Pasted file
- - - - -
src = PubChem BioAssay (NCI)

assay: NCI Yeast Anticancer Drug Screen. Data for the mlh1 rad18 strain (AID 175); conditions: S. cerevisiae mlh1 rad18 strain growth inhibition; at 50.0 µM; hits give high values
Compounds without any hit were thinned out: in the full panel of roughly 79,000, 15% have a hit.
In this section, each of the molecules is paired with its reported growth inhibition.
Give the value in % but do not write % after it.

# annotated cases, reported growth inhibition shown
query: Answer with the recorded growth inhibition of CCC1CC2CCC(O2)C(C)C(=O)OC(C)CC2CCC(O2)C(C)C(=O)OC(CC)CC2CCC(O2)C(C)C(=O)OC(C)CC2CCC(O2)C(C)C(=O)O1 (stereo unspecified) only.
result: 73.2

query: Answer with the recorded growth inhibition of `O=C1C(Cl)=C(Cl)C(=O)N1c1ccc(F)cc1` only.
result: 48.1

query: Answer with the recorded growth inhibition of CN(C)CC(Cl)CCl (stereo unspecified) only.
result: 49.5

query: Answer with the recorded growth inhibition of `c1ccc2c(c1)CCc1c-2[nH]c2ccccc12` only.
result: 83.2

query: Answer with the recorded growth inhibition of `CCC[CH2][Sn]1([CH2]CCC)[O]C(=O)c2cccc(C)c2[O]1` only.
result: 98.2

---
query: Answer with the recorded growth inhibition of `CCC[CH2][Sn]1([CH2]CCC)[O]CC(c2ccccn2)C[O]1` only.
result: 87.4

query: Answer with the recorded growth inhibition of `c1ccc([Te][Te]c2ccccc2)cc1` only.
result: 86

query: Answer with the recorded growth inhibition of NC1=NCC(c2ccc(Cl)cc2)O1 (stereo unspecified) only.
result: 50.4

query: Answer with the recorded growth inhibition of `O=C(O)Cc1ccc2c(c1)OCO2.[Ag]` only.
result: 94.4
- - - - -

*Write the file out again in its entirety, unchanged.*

src = PubChem BioAssay (NCI)

assay: NCI Yeast Anticancer Drug Screen. Data for the mlh1 rad18 strain (AID 175); conditions: S. cerevisiae mlh1 rad18 strain growth inhibition; at 50.0 µM; hits give high values
Compounds without any hit were thinned out: in the full panel of roughly 79,000, 15% have a hit.
In this section, each of the molecules is paired with its reported growth inhibition.
Give the value in % but do not write % after it.

# annotated cases, reported growth inhibition shown
query: Answer with the recorded growth inhibition of CCC1CC2CCC(O2)C(C)C(=O)OC(C)CC2CCC(O2)C(C)C(=O)OC(CC)CC2CCC(O2)C(C)C(=O)OC(C)CC2CCC(O2)C(C)C(=O)O1 (stereo unspecified) only.
result: 73.2

query: Answer with the recorded growth inhibition of `O=C1C(Cl)=C(Cl)C(=O)N1c1ccc(F)cc1` only.
result: 48.1

query: Answer with the recorded growth inhibition of CN(C)CC(Cl)CCl (stereo unspecified) only.
result: 49.5

query: Answer with the recorded growth inhibition of `c1ccc2c(c1)CCc1c-2[nH]c2ccccc12` only.
result: 83.2

query: Answer with the recorded growth inhibition of `CCC[CH2][Sn]1([CH2]CCC)[O]C(=O)c2cccc(C)c2[O]1` only.
result: 98.2

---
query: Answer with the recorded growth inhibition of `CCC[CH2][Sn]1([CH2]CCC)[O]CC(c2ccccn2)C[O]1` only.
result: 87.4

query: Answer with the recorded growth inhibition of `c1ccc([Te][Te]c2ccccc2)cc1` only.
result: 86

query: Answer with the recorded growth inhibition of NC1=NCC(c2ccc(Cl)cc2)O1 (stereo unspecified) only.
result: 50.4

query: Answer with the recorded growth inhibition of `O=C(O)Cc1ccc2c(c1)OCO2.[Ag]` only.
result: 94.4